There are now, however, further damning independent reports describing the crisis in social care from a human rights perspective including from Amnesty International and the UK Equality and Human Rights Commission.  While most of the research is English based, there is no reason to believe the situation is any different in Scotland.  Indeed the UK EHRC report shows that a higher proportion of deaths from Covid-19 took place in care homes in Scotland than in England.

The Independent Review has so far considered five papers, on Outcomes, Finance, Commissioning/Procurement, the role of Healthcare Improvement Scotland and the role of the Care Inspectorate.  For anyone interested in understanding the care system or making a contribution to the review, they include some useful data.  But all have been written from the perspective of people responsible for trying to make the current system work, which rather precludes any analysis of the need for change.  The degree of insight the papers offer into the flaws in the current system is variable.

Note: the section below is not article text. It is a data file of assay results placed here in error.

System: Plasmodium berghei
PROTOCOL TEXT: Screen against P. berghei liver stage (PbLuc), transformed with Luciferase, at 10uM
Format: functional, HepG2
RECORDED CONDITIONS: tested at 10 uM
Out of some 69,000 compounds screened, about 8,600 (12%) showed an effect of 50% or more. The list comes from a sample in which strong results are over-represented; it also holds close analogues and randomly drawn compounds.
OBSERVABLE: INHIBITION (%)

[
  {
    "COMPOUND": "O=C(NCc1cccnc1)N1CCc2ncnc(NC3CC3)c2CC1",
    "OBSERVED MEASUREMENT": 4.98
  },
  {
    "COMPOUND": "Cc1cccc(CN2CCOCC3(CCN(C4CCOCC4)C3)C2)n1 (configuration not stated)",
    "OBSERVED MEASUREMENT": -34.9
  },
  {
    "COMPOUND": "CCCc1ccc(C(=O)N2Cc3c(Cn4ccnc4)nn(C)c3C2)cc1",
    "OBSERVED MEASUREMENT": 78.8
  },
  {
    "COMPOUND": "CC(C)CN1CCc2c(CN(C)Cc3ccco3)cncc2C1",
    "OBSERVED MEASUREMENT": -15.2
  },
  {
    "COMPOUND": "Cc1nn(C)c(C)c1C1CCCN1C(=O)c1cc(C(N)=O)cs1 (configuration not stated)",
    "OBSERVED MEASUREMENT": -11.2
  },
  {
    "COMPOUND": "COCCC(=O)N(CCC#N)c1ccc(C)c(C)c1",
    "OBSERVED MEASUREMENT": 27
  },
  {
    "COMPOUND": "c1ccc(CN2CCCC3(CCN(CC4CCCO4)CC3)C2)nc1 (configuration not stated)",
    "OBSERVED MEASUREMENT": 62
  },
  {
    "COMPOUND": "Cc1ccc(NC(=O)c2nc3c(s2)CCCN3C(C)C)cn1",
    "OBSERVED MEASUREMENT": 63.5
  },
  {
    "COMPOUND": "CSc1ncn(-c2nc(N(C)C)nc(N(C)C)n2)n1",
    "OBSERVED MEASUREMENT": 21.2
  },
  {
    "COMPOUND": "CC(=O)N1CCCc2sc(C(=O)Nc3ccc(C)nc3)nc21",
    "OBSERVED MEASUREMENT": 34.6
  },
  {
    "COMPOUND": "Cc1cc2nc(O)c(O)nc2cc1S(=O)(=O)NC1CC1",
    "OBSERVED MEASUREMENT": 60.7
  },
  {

“We know that the system of health and social care in Scotland can continue to be improved” appears to be the best that Healthcare Improvement Scotland can offer after the carnage in our care homes. After the management speak, HIS provides a list of themes which its Strategic Stakeholder Advisory Group identified at the end of 2019 as impacting on outcomes for older people: 

“segregation/siloed thinking/fragmented care;  size and complexity of task;  changing mindsets/cultural attitudes; creating a greater focus on prevention and early intervention;  better involvement of older people with services designed to meet their needs; implementing shared decision making; delivering better support for carers; range, suitability and quality of housing provision; redesigning the workforce so we have sufficient people with the right skills available to provide care; making best use of technology; need to build greater capacity and capability for improvement”.